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TV shows we love: Derry Girls

tv show

Erin, Clare, Michelle and Orla are regular teenagers: they keep diaries, they have crushes, they love pop music, and always seem to be getting in trouble. They’re also growing up amid terrorism, oppression and conflict. Welcome to Derry in the 1990s.

Inspired by writer and director Lisa McGee’s own experiences as a teenager growing up in Northern Ireland during the final years of the Troubles, it may come as a surprise that Derry Girls is, in fact, a comedy.

Broadcast internationally via Netflix, the Channel 4 show follows the group of friends as they navigate life at the end of the ethno-nationalist conflict between Irish nationalists and British loyalists. And despite the very unique historical period we find them in, their struggles and adventures as teenagers are universally relatable. And really, really funny.

Everyone can see a bit of themselves in angsty Erin (Saoirse-Monica Jackson), her dreamy cousin Orla (Louisa Harland), anxious do-gooder Clare (Nicola Coughlan), foul-mouthed Michelle (Jamie-Lee O’Donnel) and her English cousin James (Dylan Llewellyn), who is always the butt of the joke.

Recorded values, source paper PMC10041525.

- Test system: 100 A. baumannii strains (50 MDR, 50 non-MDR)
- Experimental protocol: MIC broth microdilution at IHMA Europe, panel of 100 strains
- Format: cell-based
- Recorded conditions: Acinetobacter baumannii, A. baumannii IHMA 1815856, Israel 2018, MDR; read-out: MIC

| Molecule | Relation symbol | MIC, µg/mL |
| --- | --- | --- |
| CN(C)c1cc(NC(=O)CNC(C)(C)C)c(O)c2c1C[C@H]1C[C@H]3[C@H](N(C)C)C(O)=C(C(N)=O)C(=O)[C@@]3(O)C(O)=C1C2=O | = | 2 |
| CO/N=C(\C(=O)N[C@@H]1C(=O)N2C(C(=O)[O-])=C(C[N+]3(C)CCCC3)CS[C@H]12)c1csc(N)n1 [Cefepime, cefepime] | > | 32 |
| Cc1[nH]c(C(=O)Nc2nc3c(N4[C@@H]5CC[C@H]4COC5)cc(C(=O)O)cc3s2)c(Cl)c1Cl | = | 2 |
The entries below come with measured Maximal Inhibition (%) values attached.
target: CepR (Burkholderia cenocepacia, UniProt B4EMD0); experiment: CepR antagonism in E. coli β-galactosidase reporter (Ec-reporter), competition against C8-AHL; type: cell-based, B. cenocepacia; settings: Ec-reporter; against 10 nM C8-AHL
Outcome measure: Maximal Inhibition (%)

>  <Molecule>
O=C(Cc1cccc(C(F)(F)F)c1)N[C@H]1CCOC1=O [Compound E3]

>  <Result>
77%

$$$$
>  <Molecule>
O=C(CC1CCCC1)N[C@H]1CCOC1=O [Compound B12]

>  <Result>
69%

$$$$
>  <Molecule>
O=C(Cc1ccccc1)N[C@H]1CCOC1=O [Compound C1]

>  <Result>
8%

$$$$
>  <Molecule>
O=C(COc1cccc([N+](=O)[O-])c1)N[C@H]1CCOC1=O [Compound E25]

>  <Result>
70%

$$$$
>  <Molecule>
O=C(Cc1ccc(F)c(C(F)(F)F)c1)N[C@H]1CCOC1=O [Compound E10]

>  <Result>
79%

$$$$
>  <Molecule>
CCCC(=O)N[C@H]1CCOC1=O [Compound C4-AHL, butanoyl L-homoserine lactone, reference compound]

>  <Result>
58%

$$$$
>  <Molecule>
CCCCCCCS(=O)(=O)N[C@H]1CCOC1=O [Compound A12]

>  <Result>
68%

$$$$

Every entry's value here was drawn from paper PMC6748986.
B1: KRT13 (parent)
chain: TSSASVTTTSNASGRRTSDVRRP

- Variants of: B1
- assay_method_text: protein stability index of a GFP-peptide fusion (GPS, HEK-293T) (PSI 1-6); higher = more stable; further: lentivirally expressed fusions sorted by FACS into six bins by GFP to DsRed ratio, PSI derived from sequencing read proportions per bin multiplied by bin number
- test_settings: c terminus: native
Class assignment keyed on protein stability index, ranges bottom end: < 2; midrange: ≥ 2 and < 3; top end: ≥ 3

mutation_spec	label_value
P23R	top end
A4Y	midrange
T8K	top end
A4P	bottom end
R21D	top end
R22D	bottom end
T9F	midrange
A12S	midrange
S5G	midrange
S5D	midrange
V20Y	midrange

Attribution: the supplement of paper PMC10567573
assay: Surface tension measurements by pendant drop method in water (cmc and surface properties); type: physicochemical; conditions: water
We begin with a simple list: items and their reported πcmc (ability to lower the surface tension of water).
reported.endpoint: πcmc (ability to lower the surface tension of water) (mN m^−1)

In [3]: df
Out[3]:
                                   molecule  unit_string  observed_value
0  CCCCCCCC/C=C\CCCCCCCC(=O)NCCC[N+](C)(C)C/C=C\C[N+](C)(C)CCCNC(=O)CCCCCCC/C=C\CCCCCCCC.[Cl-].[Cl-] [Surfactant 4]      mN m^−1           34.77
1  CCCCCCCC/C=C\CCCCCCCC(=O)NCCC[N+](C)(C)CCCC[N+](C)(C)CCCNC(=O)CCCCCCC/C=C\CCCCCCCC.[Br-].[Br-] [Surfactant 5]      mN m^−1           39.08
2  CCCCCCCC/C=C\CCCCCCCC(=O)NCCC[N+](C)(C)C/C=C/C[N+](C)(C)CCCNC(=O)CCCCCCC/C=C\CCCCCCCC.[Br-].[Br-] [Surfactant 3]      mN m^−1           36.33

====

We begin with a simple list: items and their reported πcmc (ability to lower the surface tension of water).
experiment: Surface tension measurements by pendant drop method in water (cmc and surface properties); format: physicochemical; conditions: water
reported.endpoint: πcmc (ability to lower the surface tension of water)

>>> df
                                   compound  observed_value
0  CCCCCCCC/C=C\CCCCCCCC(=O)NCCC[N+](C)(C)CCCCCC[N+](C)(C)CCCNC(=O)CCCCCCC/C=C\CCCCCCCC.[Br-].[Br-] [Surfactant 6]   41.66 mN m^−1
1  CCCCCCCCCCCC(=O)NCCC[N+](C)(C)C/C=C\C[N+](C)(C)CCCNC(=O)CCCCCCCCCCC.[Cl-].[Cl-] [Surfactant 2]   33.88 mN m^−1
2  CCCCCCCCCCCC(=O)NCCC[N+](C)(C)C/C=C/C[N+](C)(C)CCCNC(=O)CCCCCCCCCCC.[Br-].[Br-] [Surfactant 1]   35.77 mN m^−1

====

The group are students at an all-girls Catholic school – even James, who, being from England, it was deemed safer there than at a boys’ school – and always seem to find themselves in absurd situations that make for laugh-out-loud moments, like being banned from a chip shop after accidentally setting fire to the owner’s flat.

The show’s madcap, sometimes slapstick qualities come with the help of an equally hilarious supporting cast of adults, but the writing keeps the narrative grounded with small reminders of the ongoing conflict; power cuts, fugitives and bomb scares are still present in their lives.

Now in its third and final season (although it is yet to land on Netflix), Derry Girls paints a very unique perspective of the time period, capturing how life went on despite social and political unrest. It’s also a hilarious reminder of how teenagers can see their own struggles as far more important than everything else going on around them.

 

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